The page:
The UK meat-free brand Quorn, owned by Philippines-based Monde Nissin, plans to enter Indonesia by the end of 2017. This was disclosed by Monde Nissin Group CEO Henry Soesanto in an interview with Kontan.co.id at the end of October 2017. He added the timeline is very much dependent on the product securing the approval from the Indonesia National Agency of Drug and Food Control (BPOM).
Picking products suitable for Indonesia
Monde Nissin is still currently evaluating which product is suitable for Indonesian consumers but Henry added the prospect for Quorn is bright as Indonesians are shifting towards healthy eating.
Moving towards healthier choices
Henry is right to say that Indonesians are moving towards a healthy diet and this is evidenced from new innovations increasingly featuring low and no claims.
Avoidance for health
Avoidance can be a way to protect one’s health. A good example is gluten-free where the concept is still novel and but brands are capitalising it to position their product as healthier even though Indonesians generally do not have Celiac disease.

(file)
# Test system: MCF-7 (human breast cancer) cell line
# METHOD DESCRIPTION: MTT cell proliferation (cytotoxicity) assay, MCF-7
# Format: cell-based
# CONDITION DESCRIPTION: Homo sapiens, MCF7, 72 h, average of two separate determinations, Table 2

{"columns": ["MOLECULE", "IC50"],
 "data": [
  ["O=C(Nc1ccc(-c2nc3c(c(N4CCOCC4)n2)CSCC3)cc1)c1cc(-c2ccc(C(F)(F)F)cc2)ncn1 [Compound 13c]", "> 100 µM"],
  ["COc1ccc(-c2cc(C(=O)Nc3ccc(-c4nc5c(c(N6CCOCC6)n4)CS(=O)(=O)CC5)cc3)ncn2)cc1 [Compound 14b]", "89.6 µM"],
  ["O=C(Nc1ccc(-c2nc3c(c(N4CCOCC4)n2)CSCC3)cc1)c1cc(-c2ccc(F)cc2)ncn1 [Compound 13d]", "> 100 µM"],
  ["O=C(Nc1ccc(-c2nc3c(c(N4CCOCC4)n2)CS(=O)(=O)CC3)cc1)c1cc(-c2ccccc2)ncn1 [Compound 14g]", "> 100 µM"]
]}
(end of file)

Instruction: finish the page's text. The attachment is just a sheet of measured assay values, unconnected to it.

Keto diet trending in Indonesia
The flexitarian diet, a plant-based diet with the occasional addition of meat, also known as flexible vegetarian, is something new in Indonesia.
The dieting trend in Indonesia for 2017 is the Keto diet or the Ketogenic diet. According to Wikipedia, the dieting fad is described “as a high-fat, adequate-protein, low-carbohydrate diet that in medicine is used primarily to treat difficult-to-control epilepsy in children. The diet forces the body to burn fats rather than carbohydrates.”
The prescribed foods under the Keto diet include meats (fish, beef, lamb, poultry and eggs), high fat dairy, nuts and seeds, avocado and berries and other fats such as coconut oil and high-fat salad dressing. They run counter to the flexitarian trend of meat avoidance.
The Keto diet also replaces Mayo diet, which has outlived its popularity in Indonesia.
What Mini Me thinks
Dieting fad comes and go. Monde Nissin does have the advantage in taste and consumers are diversifying their intake of protein from meat to include plant-based alternatives, which could be a boon for Quorn going forward.